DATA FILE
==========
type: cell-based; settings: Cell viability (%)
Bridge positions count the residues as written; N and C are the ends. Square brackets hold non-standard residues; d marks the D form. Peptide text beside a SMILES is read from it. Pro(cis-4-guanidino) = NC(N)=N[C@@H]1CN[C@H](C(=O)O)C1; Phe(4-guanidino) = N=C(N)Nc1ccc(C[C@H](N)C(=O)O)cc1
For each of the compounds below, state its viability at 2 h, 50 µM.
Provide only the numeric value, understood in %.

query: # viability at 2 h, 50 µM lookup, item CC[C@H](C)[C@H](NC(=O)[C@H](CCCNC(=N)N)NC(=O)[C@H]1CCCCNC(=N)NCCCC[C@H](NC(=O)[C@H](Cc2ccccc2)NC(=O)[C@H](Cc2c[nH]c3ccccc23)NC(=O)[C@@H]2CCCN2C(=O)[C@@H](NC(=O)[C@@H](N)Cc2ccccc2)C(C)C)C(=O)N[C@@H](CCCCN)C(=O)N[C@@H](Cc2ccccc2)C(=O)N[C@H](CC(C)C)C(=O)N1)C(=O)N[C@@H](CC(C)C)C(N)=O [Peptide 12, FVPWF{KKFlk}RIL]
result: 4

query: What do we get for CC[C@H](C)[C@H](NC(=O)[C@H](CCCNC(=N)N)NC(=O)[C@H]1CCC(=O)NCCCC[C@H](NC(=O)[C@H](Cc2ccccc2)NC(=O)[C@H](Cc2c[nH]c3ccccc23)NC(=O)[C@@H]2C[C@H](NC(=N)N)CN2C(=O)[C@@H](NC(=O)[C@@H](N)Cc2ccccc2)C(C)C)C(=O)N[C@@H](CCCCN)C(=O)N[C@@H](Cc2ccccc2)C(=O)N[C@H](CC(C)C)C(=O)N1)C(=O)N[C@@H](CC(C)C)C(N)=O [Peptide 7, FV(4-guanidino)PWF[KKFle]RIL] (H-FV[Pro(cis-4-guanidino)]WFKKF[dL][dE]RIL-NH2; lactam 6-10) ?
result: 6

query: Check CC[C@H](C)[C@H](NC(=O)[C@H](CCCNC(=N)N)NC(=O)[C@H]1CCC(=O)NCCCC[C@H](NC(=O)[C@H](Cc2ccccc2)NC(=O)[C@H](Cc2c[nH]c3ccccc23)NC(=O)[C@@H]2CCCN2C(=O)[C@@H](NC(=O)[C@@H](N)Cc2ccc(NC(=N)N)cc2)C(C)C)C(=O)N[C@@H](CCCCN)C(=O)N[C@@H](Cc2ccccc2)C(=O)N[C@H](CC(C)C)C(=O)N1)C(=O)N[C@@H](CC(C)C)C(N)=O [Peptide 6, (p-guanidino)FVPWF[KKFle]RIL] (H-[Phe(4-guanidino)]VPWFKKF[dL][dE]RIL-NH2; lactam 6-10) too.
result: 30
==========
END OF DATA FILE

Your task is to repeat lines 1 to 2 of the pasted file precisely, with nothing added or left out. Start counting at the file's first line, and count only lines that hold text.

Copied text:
type: cell-based; settings: Cell viability (%)
Bridge positions count the residues as written; N and C are the ends. Square brackets hold non-standard residues; d marks the D form. Peptide text beside a SMILES is read from it. Pro(cis-4-guanidino) = NC(N)=N[C@@H]1CN[C@H](C(=O)O)C1; Phe(4-guanidino) = N=C(N)Nc1ccc(C[C@H](N)C(=O)O)cc1